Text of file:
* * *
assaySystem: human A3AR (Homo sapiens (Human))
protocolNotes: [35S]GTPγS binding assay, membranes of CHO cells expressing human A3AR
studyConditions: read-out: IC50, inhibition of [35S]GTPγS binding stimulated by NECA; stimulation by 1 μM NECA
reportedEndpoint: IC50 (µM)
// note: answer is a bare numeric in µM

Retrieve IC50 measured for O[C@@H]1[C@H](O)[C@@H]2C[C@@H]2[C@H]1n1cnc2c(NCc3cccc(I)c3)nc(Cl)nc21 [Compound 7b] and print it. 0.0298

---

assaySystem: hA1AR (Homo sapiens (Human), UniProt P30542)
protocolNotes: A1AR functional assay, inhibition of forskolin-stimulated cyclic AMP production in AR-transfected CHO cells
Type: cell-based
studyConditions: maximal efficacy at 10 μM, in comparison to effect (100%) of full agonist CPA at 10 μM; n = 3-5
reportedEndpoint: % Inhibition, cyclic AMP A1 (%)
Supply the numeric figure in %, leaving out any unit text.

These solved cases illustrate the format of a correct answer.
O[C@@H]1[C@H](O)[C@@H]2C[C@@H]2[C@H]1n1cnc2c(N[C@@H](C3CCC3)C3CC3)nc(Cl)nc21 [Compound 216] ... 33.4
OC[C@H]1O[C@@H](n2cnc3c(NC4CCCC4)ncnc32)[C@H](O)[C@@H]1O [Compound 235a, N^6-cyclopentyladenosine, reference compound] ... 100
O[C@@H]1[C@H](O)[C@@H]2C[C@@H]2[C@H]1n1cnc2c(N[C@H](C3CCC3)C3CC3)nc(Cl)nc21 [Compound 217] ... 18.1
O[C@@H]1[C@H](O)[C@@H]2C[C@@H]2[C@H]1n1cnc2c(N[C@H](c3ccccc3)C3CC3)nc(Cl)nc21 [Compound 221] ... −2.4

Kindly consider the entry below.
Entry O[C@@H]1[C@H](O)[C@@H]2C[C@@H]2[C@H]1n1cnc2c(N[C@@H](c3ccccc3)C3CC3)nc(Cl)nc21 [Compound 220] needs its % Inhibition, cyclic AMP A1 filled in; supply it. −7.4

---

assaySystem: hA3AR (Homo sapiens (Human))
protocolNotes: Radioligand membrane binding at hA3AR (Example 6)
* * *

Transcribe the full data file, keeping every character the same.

assaySystem: human A3AR (Homo sapiens (Human))
protocolNotes: [35S]GTPγS binding assay, membranes of CHO cells expressing human A3AR
studyConditions: read-out: IC50, inhibition of [35S]GTPγS binding stimulated by NECA; stimulation by 1 μM NECA
reportedEndpoint: IC50 (µM)
// note: answer is a bare numeric in µM

Retrieve IC50 measured for O[C@@H]1[C@H](O)[C@@H]2C[C@@H]2[C@H]1n1cnc2c(NCc3cccc(I)c3)nc(Cl)nc21 [Compound 7b] and print it. 0.0298

---

assaySystem: hA1AR (Homo sapiens (Human), UniProt P30542)
protocolNotes: A1AR functional assay, inhibition of forskolin-stimulated cyclic AMP production in AR-transfected CHO cells
Type: cell-based
studyConditions: maximal efficacy at 10 μM, in comparison to effect (100%) of full agonist CPA at 10 μM; n = 3-5
reportedEndpoint: % Inhibition, cyclic AMP A1 (%)
Supply the numeric figure in %, leaving out any unit text.

These solved cases illustrate the format of a correct answer.
O[C@@H]1[C@H](O)[C@@H]2C[C@@H]2[C@H]1n1cnc2c(N[C@@H](C3CCC3)C3CC3)nc(Cl)nc21 [Compound 216] ... 33.4
OC[C@H]1O[C@@H](n2cnc3c(NC4CCCC4)ncnc32)[C@H](O)[C@@H]1O [Compound 235a, N^6-cyclopentyladenosine, reference compound] ... 100
O[C@@H]1[C@H](O)[C@@H]2C[C@@H]2[C@H]1n1cnc2c(N[C@H](C3CCC3)C3CC3)nc(Cl)nc21 [Compound 217] ... 18.1
O[C@@H]1[C@H](O)[C@@H]2C[C@@H]2[C@H]1n1cnc2c(N[C@H](c3ccccc3)C3CC3)nc(Cl)nc21 [Compound 221] ... −2.4

Kindly consider the entry below.
Entry O[C@@H]1[C@H](O)[C@@H]2C[C@@H]2[C@H]1n1cnc2c(N[C@@H](c3ccccc3)C3CC3)nc(Cl)nc21 [Compound 220] needs its % Inhibition, cyclic AMP A1 filled in; supply it. −7.4

---

assaySystem: hA3AR (Homo sapiens (Human))
protocolNotes: Radioligand membrane binding at hA3AR (Example 6)